The parseInt function returns the integer portion of a number in a string, whether the string is formatted as an integer or floating point. The parseFloat function returns the floating-point value until a nonnumeric character is reached. In Figure, three strings containing numeric values are passed to either parseInt or parseFloat, and the values are written to the page.

Converting strings to numbers using different global functions

<!DOCTYPE html PUBLIC "-//W3C//DTD XHTML 1.0 Transitional//EN" "http://www.w3.org/TR/xhtml1/DTD/xhtml1-transitional.dtd">
<html>
<head>
<title>Convert String to Number</title>
<meta http-equiv="Content-Type" content="text/html; charset=utf-8" />
</head>
<body>
<p>
<script type="text/javascript">
//<![CDATA[

var sNum = "1.23e-2";
document.writeln(parseFloat(sNum));

var fValue = parseFloat("1.45inch");
document.writeln("<p>" + fValue + "</p>");

var iValue = parseInt("33.00");
document.writeln("<p>" + iValue + "</p>");

//]]>
</script>
</p>
</body>
</html> 

Using Firefox as a browser, the values printed out are:

0.0123
1.45
33

Notice with the first value, the number is printed out in decimal notation rather than the exponential notation of the original string value. Also note that parseInt truncates the fractional component of the number.

The parseInt function can convert an octal or hexadecimal number back to base-10 representation. There is a second parameter to the function, base, which is 10 or base 10, by default. If any other base is specified, in a range from 2 to 36, the string is interpreted accordingly. If you replace the document output JavaScript in Figure with the following:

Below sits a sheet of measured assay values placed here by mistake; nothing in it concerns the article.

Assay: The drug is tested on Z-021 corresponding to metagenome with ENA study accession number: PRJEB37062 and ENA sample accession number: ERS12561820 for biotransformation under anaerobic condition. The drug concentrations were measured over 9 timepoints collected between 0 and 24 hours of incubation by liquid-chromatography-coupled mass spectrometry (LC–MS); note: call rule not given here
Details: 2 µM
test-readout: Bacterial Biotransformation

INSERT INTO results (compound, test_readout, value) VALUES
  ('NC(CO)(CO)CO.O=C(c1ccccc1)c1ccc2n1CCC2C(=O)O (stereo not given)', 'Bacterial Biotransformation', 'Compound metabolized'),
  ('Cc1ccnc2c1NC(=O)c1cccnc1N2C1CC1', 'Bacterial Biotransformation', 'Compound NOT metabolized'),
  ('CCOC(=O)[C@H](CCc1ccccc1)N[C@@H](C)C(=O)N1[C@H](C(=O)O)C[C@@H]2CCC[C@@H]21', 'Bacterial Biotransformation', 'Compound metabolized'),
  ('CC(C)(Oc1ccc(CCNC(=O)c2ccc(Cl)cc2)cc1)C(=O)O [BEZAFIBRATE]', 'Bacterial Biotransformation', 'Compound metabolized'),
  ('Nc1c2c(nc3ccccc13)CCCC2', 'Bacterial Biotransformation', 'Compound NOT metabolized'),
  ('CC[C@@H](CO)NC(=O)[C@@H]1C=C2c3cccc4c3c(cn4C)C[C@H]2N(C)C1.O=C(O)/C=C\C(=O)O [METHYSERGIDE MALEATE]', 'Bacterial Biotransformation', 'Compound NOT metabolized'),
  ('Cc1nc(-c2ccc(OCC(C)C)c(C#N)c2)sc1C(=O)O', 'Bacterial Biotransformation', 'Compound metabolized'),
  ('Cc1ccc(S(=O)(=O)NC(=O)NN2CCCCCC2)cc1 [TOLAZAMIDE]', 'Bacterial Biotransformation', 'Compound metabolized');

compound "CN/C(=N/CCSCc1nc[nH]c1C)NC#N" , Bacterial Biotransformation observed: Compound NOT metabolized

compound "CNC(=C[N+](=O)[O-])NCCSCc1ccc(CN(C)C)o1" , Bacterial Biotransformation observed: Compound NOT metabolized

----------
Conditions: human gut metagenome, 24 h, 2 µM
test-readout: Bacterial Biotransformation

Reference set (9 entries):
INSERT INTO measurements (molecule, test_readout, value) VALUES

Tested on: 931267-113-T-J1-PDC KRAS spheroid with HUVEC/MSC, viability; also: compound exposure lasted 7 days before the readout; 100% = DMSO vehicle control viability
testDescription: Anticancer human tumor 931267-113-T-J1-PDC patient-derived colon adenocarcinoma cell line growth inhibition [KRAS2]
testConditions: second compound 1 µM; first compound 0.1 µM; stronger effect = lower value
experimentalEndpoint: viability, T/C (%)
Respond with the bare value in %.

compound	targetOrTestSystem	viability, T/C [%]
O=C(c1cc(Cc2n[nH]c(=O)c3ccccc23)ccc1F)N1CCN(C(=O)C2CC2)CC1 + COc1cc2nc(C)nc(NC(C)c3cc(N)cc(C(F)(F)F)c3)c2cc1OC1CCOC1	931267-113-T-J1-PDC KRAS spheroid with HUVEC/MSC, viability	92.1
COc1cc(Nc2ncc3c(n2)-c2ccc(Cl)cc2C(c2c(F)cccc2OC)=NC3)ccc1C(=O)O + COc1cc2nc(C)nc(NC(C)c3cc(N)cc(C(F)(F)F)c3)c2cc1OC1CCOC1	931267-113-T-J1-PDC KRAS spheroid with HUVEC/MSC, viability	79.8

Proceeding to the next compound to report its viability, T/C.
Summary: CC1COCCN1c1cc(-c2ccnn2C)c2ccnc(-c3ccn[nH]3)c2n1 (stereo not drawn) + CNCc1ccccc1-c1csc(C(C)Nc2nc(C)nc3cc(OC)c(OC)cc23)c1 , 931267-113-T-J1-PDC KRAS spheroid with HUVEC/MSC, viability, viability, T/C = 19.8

var iValue = parseInt("0266",8);
document.writeln("<p>" + iValue + "</p>");

var iValue = parseInt("0x5F",16);
document.writeln("<p>" + iValue + "</p>");

These octal and hexidecimal values are printed out to the page:

182

95

In addition to parseInt and parseFloat, the Number function also converts numbers. The type returned after conversion is dependent on the representation: floating-point strings return floating-point numbers; integer strings, integers. Conversion to numbers from each type is shown in Figure.

Conversion from other data types to numbers
InputResult
Undefined NaN
Null 0
Boolean If true, the result is 1; otherwise 0
Number Straight value
String See chapter text
Object Numeric representation of the default representation of the object


In addition to converting strings to numbers, you can also test the value of a variable to see if it's infinity through the IsFinite function. If the value is infinity or NaN, the function returns false; otherwise, it returns true.

There are other functions that work on numbers, but they're associated with the Number object, discussed in Chapter 4. For now, we'll continue to look at the primitive types with two special JavaScript types: null and undefined.

Null and Undefined

The division between literals, simple data types, and objects is blurred in JavaScript, nowhere more so then when looking at two that represent nonexistence or incomplete existence: null and undefined.

A null variable is one that has been defined, but hasn't been assigned a value. The following is an example of a null variable:

alert(sValue); // results in JavaScript error because sValue is not declared first

In this example, the variable sValue has not not been declared either through the use of the var keyword or by being passed as a parameter to a function. If the variable has been declared but not initialized, it is considered undefined.